| 5 min read

Getting things done – Remember the Milk

By  Regan Hughes,
 4 May 2012

My last blog was about Getting Things Done (GTD), in this post, I plan to outline the core of my implementation of GTD.

This central nervous system is a piece of software called Remember the Milk (RTM) – which is essentially a simple and elegant list management tool.

The purpose of this post is to tell you how I use this tool, as a relatively busy New Zealand telecommunications professional – the thing I like most about RTM is that it’s easy to customise to your own needs, whether you’re managing a busy household, construction company or IT team. I’m regularly tweaking the way I use RTM, as I’m sure you would – I doubt there is a single best way for all people all the time.

I don’t plan to provide an overview of Remember the Milk, or discuss its useful short cuts (there are many), or it’s good features (e.g. smartlists), but if you’re reading this you’ll probably be able to figure them out relatively easily at or this useful blog – and if you’d like to know some of my favourites, I’d be happy to share.


Progress Update

Since my last post GTD has gone from strength to strength for me. The continued creativity that comes with a clear head has been terrific – I often find myself walking around with that excited feeling you have when you’re working on interesting ideas.

I also find I’m developing a ruthless efficiency to how I deal with the less important ‘busy work’… which has left me more time to focus on the truly important, i.e. building relationships, continuous improvement and thinking ahead.


Useful guidelines from the book for RTM

There are a few guidelines from the GTD book that I’ve found useful in setting up RTM for GTD:

  1. Keep hard edges between lists – that means no one item should appear in more than one list or ‘context’ (see last post for a discussion of context)

  2. Every piece of ‘work’ you’re doing that has more than two tasks should be a ‘project’

  3. Don’t prioritise within a context/list – priorities change all the time and it’s better to review the entire list and figure out what’s best to do based on your time, energy and priority at that moment.

  4. If there are too many next actions in a context, split it up in a way that has hard edges, e.g. for work pc context, I split it into work PC with deadline (wkpc-dline) and those without (wkpc)

  5. Use the calendar only for ‘hard’ commitments and reminders, not things you’d like to do that day but don’t have to
  6. Do anything that will take less than 2 minutes when you process it rather than putting it in RTM (I’ve had to time myself, because I’m far too optimistic on what I can achieve in 2 minutes)
  7. Write next actions as if you’re writing a detailed procedure, e.g. ‘Google address of gift shop’ as a first step to ‘buy gift’.


RTM Web App

The RTM web app is the central nervous system of my GTD workflow. It holds lists for next actions, based on context (errand, call, agenda, anywhere, pc, work & home); projects and associated notes, someday/maybes and delegated tasks. Each of these are split between personal (ps) and work (wk).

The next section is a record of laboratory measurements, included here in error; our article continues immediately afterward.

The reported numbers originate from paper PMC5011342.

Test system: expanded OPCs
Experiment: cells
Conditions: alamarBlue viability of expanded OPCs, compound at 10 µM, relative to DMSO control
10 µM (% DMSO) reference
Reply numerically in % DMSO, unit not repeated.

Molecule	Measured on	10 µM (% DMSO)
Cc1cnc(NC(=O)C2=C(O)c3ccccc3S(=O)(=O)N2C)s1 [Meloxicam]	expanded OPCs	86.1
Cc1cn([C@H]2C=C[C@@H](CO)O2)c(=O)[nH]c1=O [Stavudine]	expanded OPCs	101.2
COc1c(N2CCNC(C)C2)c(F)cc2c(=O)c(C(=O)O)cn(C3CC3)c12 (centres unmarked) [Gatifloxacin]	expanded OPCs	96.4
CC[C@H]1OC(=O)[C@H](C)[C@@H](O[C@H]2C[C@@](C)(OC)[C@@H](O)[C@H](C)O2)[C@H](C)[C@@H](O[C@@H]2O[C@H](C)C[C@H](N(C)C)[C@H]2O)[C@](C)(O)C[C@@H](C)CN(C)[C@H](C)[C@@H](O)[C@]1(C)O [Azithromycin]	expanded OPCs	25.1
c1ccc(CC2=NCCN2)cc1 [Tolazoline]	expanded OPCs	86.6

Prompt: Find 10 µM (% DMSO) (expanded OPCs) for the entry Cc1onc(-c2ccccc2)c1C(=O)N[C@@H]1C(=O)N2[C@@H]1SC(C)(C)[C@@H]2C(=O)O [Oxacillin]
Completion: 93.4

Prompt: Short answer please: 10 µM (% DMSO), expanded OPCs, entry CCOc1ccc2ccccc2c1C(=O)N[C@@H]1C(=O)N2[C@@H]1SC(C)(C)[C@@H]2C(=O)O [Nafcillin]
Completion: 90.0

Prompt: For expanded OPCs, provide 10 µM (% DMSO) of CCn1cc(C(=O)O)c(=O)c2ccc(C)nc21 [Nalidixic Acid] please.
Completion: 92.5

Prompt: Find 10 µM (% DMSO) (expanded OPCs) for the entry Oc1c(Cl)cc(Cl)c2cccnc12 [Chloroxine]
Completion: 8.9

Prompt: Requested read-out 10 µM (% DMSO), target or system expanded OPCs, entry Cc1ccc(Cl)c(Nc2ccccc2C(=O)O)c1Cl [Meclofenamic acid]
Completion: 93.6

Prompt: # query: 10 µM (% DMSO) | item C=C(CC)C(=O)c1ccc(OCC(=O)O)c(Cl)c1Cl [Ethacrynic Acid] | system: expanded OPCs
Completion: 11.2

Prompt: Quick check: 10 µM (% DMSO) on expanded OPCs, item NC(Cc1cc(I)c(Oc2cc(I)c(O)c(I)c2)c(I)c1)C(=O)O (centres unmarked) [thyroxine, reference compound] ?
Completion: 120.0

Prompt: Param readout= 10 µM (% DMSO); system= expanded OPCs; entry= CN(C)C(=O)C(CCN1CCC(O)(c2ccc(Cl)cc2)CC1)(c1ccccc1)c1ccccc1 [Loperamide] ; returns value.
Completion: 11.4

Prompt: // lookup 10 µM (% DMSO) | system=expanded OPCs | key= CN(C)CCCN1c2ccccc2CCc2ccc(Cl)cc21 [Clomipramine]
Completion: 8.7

I use tags to create lists, e.g. #na means next action, #wk means a work task and #pc means at a PC. Most tags will filter things to a specific list, although I have some that I use for adhoc queries – e.g. if something relates to a specific person (e.g. my boss, team mate or wife) I’ll tag it with their name, then if I’m meeting with them I’m able to quickly check for that tag to see if there’s anything else to talk about.


Special lists

Some have recommended having a list for each project you’re working on, that would get too complex for me. One of the great things about RTM is its simplicity. I do keep some specific lists though.


Projects – A list of all projects (split between work and personal) i.e. jobs requiring more than two tasks. It’s useful for keeping your boss up to date of what you’re doing and getting an overview of your current work. I tag a note to each major project to capture the outputs of David Allen’s ‘natural planning’ process (i.e. purpose, outcome and all actions).

Someday/maybe – These are things you may want to do at some later stage. It’s interesting what happens when you create this list – the things on it have a way of happening by themselves and it allows you to look out for opportunities to trigger them.

Wait – Whenever I’m waiting for a reply or output from someone I note it on the ‘wait’ list. It makes it easy to keep track of all the balls that up in the air with other people.


The iPhone App

The iPhone app is one of the best parts of RTM. The two best things about it for me is that it’s very easy to add tasks and ideas when they pop into your head, and to review contexts when you’re out and about – either meeting with someone, doing errands or killing some time while you’re waiting for your next appointment.


In a nutshell

Benefits: RTM makes GTD list management and review easy, where ever you are.

Key concepts: Keep hard edges between lists, don’t prioritise – review the entire list, keep your calendar only for hard commitments.

Useful resources: This blog provides quite a good overview of RTM and links to other useful blogs.